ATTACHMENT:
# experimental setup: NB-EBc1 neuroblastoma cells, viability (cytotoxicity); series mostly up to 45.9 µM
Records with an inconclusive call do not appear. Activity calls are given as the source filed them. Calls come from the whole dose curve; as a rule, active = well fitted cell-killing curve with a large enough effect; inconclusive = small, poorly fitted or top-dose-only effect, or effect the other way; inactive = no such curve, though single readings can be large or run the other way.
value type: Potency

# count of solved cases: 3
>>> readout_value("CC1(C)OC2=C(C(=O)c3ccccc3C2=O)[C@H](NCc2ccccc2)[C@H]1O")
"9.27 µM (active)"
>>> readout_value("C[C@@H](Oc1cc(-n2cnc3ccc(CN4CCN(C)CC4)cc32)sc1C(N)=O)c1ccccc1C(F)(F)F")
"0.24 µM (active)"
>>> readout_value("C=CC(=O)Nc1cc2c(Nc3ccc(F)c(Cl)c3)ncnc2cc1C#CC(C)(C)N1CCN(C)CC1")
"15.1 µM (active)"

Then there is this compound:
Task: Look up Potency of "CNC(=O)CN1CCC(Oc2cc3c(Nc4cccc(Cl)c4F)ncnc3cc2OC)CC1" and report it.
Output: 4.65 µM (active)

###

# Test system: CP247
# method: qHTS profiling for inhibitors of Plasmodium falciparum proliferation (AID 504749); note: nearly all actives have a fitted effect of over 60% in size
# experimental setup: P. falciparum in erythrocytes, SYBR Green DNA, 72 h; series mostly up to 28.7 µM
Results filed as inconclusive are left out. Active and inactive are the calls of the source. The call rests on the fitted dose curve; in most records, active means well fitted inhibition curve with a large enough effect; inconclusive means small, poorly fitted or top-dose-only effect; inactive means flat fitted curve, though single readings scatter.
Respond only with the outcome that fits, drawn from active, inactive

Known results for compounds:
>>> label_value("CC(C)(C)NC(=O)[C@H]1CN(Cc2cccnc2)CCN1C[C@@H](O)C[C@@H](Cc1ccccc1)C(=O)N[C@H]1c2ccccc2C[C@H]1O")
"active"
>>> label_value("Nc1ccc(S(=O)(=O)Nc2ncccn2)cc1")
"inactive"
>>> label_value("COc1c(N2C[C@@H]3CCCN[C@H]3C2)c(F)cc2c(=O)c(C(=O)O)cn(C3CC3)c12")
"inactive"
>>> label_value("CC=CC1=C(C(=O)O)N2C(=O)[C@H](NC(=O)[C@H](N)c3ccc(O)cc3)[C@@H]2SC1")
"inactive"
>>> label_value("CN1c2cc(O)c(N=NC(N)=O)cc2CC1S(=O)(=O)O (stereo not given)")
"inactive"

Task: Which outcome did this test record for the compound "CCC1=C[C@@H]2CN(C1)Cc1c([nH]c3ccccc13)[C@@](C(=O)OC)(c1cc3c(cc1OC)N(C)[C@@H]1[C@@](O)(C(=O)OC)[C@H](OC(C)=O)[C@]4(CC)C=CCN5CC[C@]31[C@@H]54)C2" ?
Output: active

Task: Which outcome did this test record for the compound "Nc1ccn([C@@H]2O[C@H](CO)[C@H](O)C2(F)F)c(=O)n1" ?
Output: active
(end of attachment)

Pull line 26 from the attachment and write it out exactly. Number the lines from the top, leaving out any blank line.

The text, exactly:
"inactive"